Having lived in the States during my formative years, I do not share the British prejudice against American baseball movies. At least I understand the game (which people here dismiss as girly game "rounders") which is more than I can say about American football.
In fact there have been any number of memorable films over the years taking baseball as their theme, from some rather super biopics through some gentle comedies like this one. It benefits from basing the story on a real team, the Pittsburgh Pirates, although as the blurb at the beginning states, it could be the story of any team. They have been having a bad losing streak and are languishing at the bottom of their league, not helped by the fact that the players are at loggerheads with their acerbic manager played by Paul Douglas. He is a foul-mouthed bully -- but unlike more modern movies his language is carefully muddled on the soundtrack which makes this a suitable fantasy for all ages -- and he has a violent relationship with baiting sports broadcaster Keenan Wynn. One evening after another losing game, he goes out on the pitch to look for his lost 'lucky charm' when he is addressed by a voice from above (a never-seen James Whitmore) offering angelic help if he can mend his ways. It seems that a young 8-year old girl at the local orphanage run by Spring Byington has been praying for the team. Meanwhile Janet Leigh playing a womens' writer on the local newspaper attends a game to give the female prospective when she learns that the youngster claims to have seen angels on the field.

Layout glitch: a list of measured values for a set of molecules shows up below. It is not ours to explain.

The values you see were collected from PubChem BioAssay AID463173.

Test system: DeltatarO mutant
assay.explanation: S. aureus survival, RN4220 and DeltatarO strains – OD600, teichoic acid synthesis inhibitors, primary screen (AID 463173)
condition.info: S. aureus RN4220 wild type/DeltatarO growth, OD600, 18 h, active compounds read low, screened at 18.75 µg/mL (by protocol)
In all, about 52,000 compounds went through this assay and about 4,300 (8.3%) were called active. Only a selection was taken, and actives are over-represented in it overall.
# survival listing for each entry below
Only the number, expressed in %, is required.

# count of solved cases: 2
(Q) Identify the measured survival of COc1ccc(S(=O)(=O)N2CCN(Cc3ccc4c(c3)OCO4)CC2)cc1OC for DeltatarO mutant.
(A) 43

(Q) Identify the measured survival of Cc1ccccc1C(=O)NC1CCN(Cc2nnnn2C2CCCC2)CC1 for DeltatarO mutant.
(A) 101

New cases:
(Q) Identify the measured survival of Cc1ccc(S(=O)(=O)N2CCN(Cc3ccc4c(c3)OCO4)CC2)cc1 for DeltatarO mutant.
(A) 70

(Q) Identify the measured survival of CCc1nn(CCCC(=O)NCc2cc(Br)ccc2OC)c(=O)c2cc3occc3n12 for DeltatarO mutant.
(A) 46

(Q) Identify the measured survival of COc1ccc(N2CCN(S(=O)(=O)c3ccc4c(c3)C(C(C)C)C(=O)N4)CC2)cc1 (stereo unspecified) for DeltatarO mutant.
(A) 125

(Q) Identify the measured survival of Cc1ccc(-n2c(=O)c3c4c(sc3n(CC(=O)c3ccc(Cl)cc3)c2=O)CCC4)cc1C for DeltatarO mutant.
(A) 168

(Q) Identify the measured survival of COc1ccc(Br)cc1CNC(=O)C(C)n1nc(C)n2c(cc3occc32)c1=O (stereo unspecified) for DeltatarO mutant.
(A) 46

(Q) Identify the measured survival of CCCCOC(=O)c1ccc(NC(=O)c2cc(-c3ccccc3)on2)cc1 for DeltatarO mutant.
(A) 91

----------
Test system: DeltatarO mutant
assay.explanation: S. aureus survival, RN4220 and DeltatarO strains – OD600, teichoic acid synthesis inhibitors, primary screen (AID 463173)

The story escalates especially as the team begins winning games and moving up towards the pennant, and the growing relationship between Douglas and the young girl on the one hand, the girl and Leigh on another, and Douglas and Leigh on the third (although no obvious romance is suggested since he is much, much older than she) fills out the story. There are some lovely cameos from baseball legends Joe DiMaggio and Ty Cobb commenting on the likelihood of angels, along with one from Bing Crosby on the golf course. With one important game left to play, Douglas again gets into a fistfight with Wynn and the angels threaten to desert him; it is all down to Douglas and his revised relationship with his players to save the day, even to his allowing has-been pitcher and erstwhile friend Bruce Bennett to pitch his last game. That's the chokey bit of the film which sits nicely with the various chuckles. There's a lot more to savour when the skeptics at Douglas' suitability hearing and even the crusty Keenan find themselves forced to admit that perhaps angels really do exist.
The story was remade by Disney with the same title in 1994 with Samuel L. Jackson as the potty-mouthed coach and Christopher Lloyd as the now visible angel. It's a pleasant enough movie, but really not quite in the same family-friendly league mixed with genuine baseball action. And being a latter-day remake, the script has the Bennett character due to die because he has been smoking over the years! Lord save us from this sort of nannyish moralising.